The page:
Thursday, February 14, 2008

Linux-Based PC BIOS - No more "unbootable" Computers?

I just read about what could be one of the greatest advancements in PC technology in ages - having your computer's BIOS be able to still run applications if your main operating system is corrupt, unbootable, not yet installed, or otherwise not usable. This has awesome implications - no more "dead" (well, not completely dead) computers when Windows fails to run or whatever.

One of the most frustrating things currently with a PC that is experiencing software issues rendering it essentially useless is that, often times, the software you may need to fix the problem resides as a patch on a website from which you would like to download it, but you can't get to the website because your computer is currently inoperable. It's that lovely catch-22 - can't fix your computer because your computer is broken! Now, imagine being to able to still run a browser and contact the internet for a patch or such even when your operating system has failed. It's about time!

And, California-based Phoenix Technologies, whose name is rather synonymous with PC BIOS functionality, is the company that plans to finally deliver this feature to us over the coming years. Their new BIOS will run Linux apps when Windows fails. Essentially, they plan to embed a Linux-based bypass system that will allow users to run some productivity applications even when the main OS fails. Basically, the embedded Linux OS will accompany the core system firmware or BIOS, allowing instant-on applications to be run from it whenever you need to do so.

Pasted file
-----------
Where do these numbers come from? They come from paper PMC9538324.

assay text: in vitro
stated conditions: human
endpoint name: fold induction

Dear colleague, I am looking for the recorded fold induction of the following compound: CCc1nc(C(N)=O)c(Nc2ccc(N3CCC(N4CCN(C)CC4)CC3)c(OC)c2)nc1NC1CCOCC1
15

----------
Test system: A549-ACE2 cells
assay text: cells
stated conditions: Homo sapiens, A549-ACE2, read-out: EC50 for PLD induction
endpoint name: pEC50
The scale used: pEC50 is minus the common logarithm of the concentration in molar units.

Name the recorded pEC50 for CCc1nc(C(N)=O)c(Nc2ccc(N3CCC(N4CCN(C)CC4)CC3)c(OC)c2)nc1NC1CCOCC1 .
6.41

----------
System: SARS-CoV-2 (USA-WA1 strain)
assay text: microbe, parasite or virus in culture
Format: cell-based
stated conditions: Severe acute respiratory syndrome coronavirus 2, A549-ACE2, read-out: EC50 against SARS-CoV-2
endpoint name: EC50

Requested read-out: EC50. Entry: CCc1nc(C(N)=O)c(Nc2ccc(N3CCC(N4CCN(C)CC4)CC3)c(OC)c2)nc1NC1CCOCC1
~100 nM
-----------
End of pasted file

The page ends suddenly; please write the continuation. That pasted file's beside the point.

The bottom line: regardless of the what state Microsoft Windows (or whatever operating system you have on your PC) is in, some software will be able to run including the ultra-important Web browser and some tools that can help you read files and documents on your otherwise unreachable hard drive. In a way, it will offer the benefits of a Linux Live CD/DVD (which I have blogged about here on a few occasions) right from the embedded BIOS. Embedded Linux BIOS... has a nice ring to it!

I am VERY excited about this technology, presuming it becomes reality and I eventually benefit from it. The promise of being able to essentially access a "virtual machine" that is running in the background (Phoenix plans to actually implement their new BIOS using their HyperCore virtualization platform) at ANY time (before boot up of your regular OS, during your normal OS's boot up sequence and/or operation, and even after shutdown) which will let you run essential software to fix problems (mainly) is quite wonderful!

In fact, Phoenix goes as far as to suggest using this virtualized system to perhaps even do things like web-browsing while your normal OS is "offline" for maintenance or such. So, instead of waiting 2 hours for the latest round of Microsoft Windows Updates to complete before you can do anything with your computer, both that operation and your concurrent web-surfing (via BIOS-Based Linux OS) could occur. That is surely welcome!

Currently, Phoenix is talking about including functionality for using this BIOS-based OS to perform: e-mail functions, Web browsing, media playing, IP soft phone (wouldn't that be nice if you didn't lose your IP-phone just because your computer was down!), as well as some remote system maintenance and repair functions plus embedded security.

Quite cool!
I really hope this becomes reality soon!

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